Harvey Hits Both Texas, Economy

Jackie Brant, Opinions Editor

On Aug. 26, I watched from Oberlin as Hurricane Harvey — a storm that would go down as one of the most devastating natural disasters in Texan history — destroyed my hometown of Houston. Harvey was so destructive because it was slow-moving; the Category 4 hurricane remained a storm up to 117 hours after landfall, a state record, and hovered over Texas for four days straight. The total damage is currently predicted to be between $70 and $90 billion; however, estimates have climbed as high as $190 billion.

The destruction Harvey has caused to residents of Texas is devastating. Millions of people’s homes have been irreversibly destroyed, thousands of people are injured, and many roads and bridges are in desperate need of maintenance. However, the world still has yet to experience the full impact of Harvey on the international economy.

It may seem heartless to discuss Harvey’s economic implications while so many people in the region are suffering. However, the storm’s economic consequences, if left unaddressed and underreported, have the potential to be as devastating as the physical and emotional damage Texas is currently experiencing.

The refineries on the coast of Texas provide one-third of the nation’s crude oil. This in turn makes up a large percentage of the oil and gas that is both bought by U.S. consumers and exported to foreign countries. Because these refineries and liquid fuel pipelines were forced to shut down or were destroyed in Harvey’s wake, Texas is in a full-fledged gas crisis. Many gas stations have run dry, leaving millions without transportation.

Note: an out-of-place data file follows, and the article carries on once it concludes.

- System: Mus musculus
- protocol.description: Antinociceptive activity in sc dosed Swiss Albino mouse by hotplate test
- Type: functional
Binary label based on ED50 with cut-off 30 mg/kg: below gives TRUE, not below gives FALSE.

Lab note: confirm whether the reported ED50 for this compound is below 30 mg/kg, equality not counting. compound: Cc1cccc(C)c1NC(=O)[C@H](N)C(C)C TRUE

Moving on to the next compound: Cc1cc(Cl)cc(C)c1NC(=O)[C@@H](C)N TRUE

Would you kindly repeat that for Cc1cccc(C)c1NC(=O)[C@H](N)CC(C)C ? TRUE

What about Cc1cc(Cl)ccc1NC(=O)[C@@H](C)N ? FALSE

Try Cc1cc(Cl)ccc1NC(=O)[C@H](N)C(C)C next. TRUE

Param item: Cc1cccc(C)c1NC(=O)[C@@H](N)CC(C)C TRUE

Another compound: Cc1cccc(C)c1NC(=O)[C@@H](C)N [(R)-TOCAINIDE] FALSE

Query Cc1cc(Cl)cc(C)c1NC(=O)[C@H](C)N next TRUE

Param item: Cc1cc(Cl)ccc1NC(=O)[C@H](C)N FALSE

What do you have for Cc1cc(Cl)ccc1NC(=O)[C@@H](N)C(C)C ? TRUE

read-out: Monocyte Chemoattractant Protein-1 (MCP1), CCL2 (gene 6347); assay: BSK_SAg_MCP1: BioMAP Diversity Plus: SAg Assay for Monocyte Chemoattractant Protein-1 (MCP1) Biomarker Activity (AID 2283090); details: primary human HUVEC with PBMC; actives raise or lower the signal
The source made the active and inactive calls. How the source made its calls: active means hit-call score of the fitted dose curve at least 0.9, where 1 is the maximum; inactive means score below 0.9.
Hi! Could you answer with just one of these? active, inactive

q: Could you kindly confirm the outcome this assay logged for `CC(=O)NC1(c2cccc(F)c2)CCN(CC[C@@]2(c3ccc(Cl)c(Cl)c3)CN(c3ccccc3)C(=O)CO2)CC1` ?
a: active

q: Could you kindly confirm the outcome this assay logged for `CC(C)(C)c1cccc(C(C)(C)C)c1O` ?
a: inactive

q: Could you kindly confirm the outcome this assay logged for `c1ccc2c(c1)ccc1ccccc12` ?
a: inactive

The shortage has also affected other regions of the country through the days-long shutdown of the Colonial Pipeline, which connects Houston to New York. The gas shortage was so bad that the EPA temporarily suspended gas regulations in Texas in order for gas to be supplied more quickly. Furthermore, the gas price per gallon in North Texas rose from $2.14 to anywhere between $2.35 and $2.45 in just a week.

Goldman Sachs reports that it will take months for refineries to begin producing at their pre-Harvey levels. This will have a huge impact on the nation’s GDP, as both exports and consumption will dip from the shortage of oil and gas.

Moreover, if Harvey follows the trends of Hurricanes Katrina, Rita, and Sandy, Houston will see a major spike in unemployment, and hours worked by citizens of Houston will take a dive. The insurance industry will take a hit as well. Nearly 200,000 cars will have insurance claims, and millions of homeowners will file claims for damage caused by floods, fire, winds, and falling objects.

The city of Houston is still in a state of emergency — physically, emotionally, and economically. Homes, cars, and livelihoods have been lost. People have died, and pets have perished or been left homeless. Infrastructure is collapsing. It is taking days to drive somewhere that normally takes 20 minutes. Gas shortages are stopping people from commuting to work. All these problems are being directly experienced and can be photographed.

What cannot be photographed is the distress families will face from looming unemployment and the financial burdens those caught without flood or car insurance will have to bear. The fate of the oil and gas industry — the basis of Houston’s economy — is in question. The economic implications of business closures associated with the oil and gas industry are virtually invisible, but have the potential to drastically affect not only Houston’s job market but the national economy in general.

It is easy to get caught up in the pictures dispersed across various social media sites. However, the damage from Harvey will affect people in more ways than meet the eye, and it will have lasting impact beyond Texas’ borders.